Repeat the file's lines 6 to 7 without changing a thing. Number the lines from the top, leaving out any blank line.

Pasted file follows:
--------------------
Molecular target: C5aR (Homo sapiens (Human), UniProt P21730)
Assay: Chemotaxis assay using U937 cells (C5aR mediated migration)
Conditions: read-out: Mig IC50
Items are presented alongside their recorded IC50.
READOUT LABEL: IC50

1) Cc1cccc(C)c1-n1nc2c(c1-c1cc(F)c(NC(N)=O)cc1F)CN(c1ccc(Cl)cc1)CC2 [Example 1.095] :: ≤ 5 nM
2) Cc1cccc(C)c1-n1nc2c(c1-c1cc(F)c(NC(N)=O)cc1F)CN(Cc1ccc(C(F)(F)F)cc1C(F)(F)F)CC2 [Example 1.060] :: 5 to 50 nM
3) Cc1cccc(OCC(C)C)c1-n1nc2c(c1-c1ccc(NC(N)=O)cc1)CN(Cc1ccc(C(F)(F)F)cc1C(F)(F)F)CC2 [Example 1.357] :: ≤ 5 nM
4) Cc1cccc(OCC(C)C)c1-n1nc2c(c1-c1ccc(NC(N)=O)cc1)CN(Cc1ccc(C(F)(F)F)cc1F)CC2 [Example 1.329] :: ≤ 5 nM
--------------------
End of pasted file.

1) Cc1cccc(C)c1-n1nc2c(c1-c1cc(F)c(NC(N)=O)cc1F)CN(c1ccc(Cl)cc1)CC2 [Example 1.095] :: ≤ 5 nM
2) Cc1cccc(C)c1-n1nc2c(c1-c1cc(F)c(NC(N)=O)cc1F)CN(Cc1ccc(C(F)(F)F)cc1C(F)(F)F)CC2 [Example 1.060] :: 5 to 50 nM